Joan Brown

August 30, 2013, 11:25am

Joan Brown: Artist Out of Water

The San Francisco painter Joan Brown achieved international recognition when she was scarcely out of her teens. By 1960, the same year she graduated from the California School of Fine Arts (now SFAI), she was represented by a major New York gallery, and was one of thirty-six artists included in the Whitney’s Young Americans exhibition. But even as she worked in San Francisco among a burgeoning cohort of fellow artists that included Elmer Bischoff, Jay DeFeo and Manuel Neri, Brown’s work developed in the following decades in a way that was distinct from others. Thinly brushed lines of enamel replaced her signature thick oil application, and shifting concerns in composition and tonal contrasts followed. However, themes within her imagery remained consistent even as her style evolved—namely, the reoccurring motif of water. Although many other California-based artists are known for their water-themed works—David Hockney for his swimming pools, and Richard Diebenkorn for his aquatic-framed cityscapes, among others—this running theme throughout Brown’s work is rarely given critical attention in the same way. - Nadiah Fellah, NYC Contributor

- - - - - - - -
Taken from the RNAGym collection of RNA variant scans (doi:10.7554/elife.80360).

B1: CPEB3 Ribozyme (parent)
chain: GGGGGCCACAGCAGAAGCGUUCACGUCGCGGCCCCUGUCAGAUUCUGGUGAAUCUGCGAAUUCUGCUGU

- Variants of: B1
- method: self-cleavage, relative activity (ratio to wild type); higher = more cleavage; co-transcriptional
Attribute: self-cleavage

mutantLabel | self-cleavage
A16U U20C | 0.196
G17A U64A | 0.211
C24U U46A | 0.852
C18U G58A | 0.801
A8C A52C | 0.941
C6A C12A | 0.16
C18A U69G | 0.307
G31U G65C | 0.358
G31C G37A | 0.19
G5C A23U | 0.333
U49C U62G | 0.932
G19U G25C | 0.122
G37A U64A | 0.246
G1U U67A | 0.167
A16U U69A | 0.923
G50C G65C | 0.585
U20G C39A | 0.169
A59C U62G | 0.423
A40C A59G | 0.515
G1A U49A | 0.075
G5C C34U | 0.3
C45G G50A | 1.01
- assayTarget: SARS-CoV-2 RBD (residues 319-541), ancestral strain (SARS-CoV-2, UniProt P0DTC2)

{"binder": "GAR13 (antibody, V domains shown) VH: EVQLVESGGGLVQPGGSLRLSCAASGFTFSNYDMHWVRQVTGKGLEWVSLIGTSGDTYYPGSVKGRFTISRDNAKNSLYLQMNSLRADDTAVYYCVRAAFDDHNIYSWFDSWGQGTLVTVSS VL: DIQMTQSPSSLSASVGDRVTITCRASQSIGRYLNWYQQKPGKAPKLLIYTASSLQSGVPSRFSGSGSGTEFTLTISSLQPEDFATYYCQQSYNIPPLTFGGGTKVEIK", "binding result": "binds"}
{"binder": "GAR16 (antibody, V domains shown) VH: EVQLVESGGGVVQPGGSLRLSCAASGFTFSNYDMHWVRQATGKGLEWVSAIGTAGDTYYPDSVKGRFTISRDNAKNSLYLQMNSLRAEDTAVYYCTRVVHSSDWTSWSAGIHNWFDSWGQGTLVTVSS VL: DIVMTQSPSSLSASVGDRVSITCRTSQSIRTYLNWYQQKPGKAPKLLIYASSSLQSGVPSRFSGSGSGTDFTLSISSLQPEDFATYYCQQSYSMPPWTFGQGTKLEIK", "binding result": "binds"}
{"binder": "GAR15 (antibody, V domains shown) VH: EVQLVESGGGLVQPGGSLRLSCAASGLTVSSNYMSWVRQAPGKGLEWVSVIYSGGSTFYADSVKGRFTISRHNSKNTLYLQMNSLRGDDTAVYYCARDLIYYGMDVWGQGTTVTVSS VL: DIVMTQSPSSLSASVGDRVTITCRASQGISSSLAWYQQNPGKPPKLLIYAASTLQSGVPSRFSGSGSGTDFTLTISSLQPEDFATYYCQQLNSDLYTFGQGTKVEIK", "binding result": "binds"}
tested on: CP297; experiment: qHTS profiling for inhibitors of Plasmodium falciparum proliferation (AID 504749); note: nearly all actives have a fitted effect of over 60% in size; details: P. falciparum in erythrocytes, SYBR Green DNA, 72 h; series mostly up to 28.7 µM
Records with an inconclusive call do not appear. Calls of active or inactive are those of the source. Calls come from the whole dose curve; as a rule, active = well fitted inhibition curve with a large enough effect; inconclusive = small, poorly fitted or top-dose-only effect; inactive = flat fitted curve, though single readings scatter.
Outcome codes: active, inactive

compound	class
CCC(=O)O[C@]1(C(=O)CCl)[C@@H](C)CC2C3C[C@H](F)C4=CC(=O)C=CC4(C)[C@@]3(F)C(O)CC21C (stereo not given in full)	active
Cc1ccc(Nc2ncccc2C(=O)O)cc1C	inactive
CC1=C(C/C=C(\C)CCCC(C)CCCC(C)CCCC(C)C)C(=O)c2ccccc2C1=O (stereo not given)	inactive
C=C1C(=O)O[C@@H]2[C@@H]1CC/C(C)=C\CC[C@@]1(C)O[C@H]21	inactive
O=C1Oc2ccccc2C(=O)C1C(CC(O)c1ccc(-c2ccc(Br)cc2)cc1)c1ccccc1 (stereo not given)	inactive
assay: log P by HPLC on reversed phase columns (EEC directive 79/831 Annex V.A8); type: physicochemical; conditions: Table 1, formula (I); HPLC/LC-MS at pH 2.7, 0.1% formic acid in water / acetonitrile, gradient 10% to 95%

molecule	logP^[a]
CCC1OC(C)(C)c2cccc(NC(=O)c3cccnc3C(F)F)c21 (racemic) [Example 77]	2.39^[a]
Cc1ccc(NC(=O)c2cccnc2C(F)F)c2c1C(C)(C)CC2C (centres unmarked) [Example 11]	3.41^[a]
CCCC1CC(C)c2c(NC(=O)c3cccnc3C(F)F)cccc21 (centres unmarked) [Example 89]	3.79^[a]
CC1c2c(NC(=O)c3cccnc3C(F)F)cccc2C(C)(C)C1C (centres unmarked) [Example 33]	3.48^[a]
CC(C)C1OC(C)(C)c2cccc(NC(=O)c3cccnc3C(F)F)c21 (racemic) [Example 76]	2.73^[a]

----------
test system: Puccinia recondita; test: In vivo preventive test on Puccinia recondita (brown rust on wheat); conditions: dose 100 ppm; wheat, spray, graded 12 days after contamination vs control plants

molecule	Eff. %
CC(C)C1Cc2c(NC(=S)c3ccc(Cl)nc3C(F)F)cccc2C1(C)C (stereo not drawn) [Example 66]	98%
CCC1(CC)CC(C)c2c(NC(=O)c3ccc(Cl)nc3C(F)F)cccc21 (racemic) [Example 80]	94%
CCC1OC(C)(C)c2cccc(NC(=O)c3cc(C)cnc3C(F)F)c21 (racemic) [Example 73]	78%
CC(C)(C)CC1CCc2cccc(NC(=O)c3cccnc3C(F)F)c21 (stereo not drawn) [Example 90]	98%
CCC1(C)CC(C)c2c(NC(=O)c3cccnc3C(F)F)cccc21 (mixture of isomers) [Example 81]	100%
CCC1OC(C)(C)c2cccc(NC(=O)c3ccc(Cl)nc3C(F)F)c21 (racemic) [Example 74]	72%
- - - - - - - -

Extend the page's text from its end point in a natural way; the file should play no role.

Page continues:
Joan Brown, Rio Vista, California, 1971; Courtesy of The Joan Brown Estate

Listed under: Noteworthy

October 31, 2011, 8:15am

Joan Brown at the San Jose Museum of Art

One of Joan Brown’s first encounters with art was as a Catholic high school student in San Francisco. It mainly consisted of calendar covers in her Christian family living course. She later said of her parochial education: “I [knew] that this was just one tiny bit of what there was, and that I just had to get through this—get old enough is what it was—and get the hell out of there.” After graduating, Joan submitted a few pencil sketches of movie stars to the California School of Fine Arts (now the San Francisco Art Institute) on a whim, and was admitted in 1955 at the age of seventeen.

Listed under: Review, San Francisco

October 19, 2011, 9:05am

Jay DeFeo at Hosfelt Gallery

In 1959 Jay DeFeo and her then-husband Wally Hedrick received a letter from Bruce Conner, inducting them into the Rat Bastard Protective Association, of which he was the President, and suggesting that they start paying dues. Other original members included Joan Brown, Manuel Neri, and Jess Collins. The group of about eight artists exhibited together in San Francisco throughout the 50s and 60s, meeting every couple of weeks at each other’s apartments and studios. They formed at a time when the Beat artists were gaining prominence in San Francisco, and began to be somewhat of a spectacle.

Listed under: Review

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